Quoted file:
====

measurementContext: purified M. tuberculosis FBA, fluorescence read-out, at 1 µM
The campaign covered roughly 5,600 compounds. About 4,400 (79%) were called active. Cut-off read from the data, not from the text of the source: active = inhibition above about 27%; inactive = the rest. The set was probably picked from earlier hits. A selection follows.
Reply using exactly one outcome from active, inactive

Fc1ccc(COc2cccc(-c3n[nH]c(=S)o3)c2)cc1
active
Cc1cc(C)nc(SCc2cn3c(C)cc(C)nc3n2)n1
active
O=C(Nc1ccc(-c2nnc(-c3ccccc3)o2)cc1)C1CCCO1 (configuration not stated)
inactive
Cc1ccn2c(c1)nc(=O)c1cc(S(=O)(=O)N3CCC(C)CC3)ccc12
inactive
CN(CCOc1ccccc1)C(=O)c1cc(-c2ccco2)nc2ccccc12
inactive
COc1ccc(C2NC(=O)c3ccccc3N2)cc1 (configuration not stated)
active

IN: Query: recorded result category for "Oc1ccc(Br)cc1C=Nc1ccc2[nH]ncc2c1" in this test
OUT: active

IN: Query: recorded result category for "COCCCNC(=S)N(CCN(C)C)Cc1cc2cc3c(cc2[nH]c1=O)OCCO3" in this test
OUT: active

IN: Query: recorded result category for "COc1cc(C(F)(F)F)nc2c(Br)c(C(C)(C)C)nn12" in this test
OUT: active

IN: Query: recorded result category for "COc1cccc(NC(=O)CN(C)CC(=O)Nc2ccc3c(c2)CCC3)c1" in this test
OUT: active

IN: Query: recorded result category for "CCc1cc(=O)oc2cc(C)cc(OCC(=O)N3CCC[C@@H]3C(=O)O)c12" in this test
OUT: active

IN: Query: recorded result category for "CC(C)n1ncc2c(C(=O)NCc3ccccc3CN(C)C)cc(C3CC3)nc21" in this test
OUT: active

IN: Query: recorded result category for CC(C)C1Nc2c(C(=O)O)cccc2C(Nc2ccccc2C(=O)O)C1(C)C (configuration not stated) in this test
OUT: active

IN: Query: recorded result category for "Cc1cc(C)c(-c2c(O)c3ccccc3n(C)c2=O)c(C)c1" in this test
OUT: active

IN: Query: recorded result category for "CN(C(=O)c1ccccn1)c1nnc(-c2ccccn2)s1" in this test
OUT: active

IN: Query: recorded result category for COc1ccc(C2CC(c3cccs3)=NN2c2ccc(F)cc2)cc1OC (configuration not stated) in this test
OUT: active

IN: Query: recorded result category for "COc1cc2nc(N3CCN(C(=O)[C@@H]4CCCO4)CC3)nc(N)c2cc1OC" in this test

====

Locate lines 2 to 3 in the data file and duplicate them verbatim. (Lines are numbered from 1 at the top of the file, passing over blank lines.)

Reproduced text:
The campaign covered roughly 5,600 compounds. About 4,400 (79%) were called active. Cut-off read from the data, not from the text of the source: active = inhibition above about 27%; inactive = the rest. The set was probably picked from earlier hits. A selection follows.
Reply using exactly one outcome from active, inactive